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User reviews about this book

  • Great and Fascinating Book!

    5
    By aust1nskik
    This book makes me wonder if South Koreans were to walk through the camps of the North much like the Germans had to at the end of WWII, would they be moved to action.
  • A searing story of an escape, and a rare look into the gulags of North Korea

    5
    By groupeone
    Much of what we know about the hermit kingdom that is North Korea comes from press reports. Many speculate because of the lack of insightful information about their dictatorship and closed society. Escape from Camp 14 breaks past the electrified barbed wire and offers a painful look into the horrifying world of the North Korean gulag told by one of two people ever to escape. Along with Man's Search for Meaning, Escape from Camp 14 offers an understanding of life (if you want to call it that) in a concentration camp. It does not make for pleasant reading. But this book offers an understand g of the darkest recesses of the world, and shows the cruelty that sadistic humans can inflict.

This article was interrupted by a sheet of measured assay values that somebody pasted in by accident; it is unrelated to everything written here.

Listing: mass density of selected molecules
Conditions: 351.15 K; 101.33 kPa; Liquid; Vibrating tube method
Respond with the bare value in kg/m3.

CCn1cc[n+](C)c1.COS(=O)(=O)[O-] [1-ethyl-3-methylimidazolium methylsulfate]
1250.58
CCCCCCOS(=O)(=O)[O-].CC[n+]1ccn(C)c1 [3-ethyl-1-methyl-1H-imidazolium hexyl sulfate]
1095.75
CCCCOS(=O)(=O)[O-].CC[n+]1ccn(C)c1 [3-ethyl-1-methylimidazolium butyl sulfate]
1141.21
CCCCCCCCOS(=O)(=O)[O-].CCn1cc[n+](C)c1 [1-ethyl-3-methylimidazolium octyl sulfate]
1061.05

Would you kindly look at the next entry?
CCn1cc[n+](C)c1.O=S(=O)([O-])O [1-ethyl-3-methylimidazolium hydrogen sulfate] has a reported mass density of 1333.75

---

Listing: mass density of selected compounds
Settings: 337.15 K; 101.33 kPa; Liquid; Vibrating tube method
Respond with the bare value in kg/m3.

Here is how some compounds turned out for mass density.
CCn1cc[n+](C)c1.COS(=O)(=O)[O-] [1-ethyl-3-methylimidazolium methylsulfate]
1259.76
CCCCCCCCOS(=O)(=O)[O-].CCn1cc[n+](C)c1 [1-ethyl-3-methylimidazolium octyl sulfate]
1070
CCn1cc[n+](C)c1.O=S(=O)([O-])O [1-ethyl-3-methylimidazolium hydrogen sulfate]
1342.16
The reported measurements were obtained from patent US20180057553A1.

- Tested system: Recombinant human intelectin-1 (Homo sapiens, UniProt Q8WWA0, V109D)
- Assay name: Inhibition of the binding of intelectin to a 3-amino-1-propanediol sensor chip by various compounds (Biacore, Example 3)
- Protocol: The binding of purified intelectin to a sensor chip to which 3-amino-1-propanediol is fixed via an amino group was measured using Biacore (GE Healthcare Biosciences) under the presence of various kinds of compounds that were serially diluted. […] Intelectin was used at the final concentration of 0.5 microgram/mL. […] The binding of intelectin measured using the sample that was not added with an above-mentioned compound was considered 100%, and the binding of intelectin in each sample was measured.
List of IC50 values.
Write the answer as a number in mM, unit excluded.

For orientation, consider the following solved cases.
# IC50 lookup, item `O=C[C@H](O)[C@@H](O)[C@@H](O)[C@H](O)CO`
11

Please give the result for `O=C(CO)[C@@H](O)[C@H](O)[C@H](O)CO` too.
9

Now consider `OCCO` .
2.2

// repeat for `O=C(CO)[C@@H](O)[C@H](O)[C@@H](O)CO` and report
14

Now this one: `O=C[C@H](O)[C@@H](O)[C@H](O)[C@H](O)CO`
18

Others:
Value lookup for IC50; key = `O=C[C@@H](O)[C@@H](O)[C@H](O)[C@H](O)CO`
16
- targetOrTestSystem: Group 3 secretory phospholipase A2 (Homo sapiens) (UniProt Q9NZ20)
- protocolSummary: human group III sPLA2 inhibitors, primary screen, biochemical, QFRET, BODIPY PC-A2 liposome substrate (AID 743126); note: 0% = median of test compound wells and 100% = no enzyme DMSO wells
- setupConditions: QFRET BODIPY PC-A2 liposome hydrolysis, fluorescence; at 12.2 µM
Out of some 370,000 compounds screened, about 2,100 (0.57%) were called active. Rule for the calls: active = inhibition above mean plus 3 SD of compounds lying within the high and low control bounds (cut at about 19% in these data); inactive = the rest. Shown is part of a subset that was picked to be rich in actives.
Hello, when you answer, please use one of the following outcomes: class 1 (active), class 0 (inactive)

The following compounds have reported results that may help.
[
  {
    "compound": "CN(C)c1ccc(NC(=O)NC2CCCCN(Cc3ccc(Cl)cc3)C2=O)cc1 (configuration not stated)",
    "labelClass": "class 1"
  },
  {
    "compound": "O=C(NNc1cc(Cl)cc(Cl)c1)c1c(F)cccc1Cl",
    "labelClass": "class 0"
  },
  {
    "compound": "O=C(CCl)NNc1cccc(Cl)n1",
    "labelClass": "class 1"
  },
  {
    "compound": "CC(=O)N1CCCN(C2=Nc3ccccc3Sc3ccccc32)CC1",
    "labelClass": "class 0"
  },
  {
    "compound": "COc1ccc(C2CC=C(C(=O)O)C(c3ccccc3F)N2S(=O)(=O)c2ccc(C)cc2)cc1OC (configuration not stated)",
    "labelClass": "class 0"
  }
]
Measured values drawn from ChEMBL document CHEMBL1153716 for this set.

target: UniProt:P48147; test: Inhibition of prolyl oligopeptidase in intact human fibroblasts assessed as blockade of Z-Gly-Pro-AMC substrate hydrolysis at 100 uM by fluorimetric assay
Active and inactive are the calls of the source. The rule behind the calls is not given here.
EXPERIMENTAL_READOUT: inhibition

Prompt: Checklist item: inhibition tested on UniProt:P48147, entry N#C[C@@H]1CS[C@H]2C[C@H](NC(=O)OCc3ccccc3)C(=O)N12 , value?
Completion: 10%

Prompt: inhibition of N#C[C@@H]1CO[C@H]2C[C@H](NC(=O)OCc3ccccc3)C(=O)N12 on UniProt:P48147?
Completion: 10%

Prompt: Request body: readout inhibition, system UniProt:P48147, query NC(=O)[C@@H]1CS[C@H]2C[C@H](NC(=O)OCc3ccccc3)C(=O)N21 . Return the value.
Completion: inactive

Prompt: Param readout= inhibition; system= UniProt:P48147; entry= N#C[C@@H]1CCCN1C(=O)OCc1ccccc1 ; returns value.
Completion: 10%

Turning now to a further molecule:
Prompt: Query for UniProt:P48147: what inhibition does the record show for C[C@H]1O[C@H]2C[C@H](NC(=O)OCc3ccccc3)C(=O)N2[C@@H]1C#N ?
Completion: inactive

• Couldn't Stop

    5
    By RivitedReader
    I read this book in three days. What a riveting story and invaluable introspection into the human psyche - which we all share under the right circumstances. I count my blessings for my life fur but for the Grace of God go I.
  • Read It

    5
    By Tripperstack
    This was eye-opening to the craziness that people are forced endure. There was never a boring moment and it was quite an easy and fluid read.
  • Everyone Should Read This

    5
    By CitizenThane
    This book is more than heartbreaking, it's not just a sad story. It's a real story chronicling the painful life of Shin, a man born into a North Korean kwalliso, a prison camp. It goes into detail about the horrors he went through. For anybody who wants to know about what's going on in North Korea, this and the book Nothing To Envy. Don't even waste your time with that stupid movie The Interview.